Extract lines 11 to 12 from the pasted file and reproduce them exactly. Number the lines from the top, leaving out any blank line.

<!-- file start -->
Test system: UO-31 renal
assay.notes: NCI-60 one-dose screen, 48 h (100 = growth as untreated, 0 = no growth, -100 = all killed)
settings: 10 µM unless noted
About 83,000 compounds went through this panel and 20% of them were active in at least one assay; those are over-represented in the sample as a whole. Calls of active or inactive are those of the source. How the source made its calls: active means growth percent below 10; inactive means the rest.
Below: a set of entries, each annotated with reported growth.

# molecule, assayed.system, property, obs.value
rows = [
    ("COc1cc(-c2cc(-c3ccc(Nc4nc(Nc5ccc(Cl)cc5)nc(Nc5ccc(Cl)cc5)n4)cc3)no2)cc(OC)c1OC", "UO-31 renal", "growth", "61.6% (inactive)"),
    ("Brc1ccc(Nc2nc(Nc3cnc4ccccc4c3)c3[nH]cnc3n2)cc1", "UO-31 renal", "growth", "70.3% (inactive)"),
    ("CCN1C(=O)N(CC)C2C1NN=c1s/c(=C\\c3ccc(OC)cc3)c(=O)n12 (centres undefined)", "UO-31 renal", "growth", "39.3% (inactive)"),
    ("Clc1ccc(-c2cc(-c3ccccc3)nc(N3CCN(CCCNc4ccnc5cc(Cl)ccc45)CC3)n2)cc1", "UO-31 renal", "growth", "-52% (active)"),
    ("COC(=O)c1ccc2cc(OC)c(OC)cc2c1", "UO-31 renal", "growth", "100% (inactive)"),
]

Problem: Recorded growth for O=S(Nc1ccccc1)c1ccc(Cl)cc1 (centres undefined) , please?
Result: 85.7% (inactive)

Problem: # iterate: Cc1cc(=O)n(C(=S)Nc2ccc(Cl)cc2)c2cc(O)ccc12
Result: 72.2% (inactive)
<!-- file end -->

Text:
    ("Clc1ccc(-c2cc(-c3ccccc3)nc(N3CCN(CCCNc4ccnc5cc(Cl)ccc45)CC3)n2)cc1", "UO-31 renal", "growth", "-52% (active)"),
    ("COC(=O)c1ccc2cc(OC)c(OC)cc2c1", "UO-31 renal", "growth", "100% (inactive)"),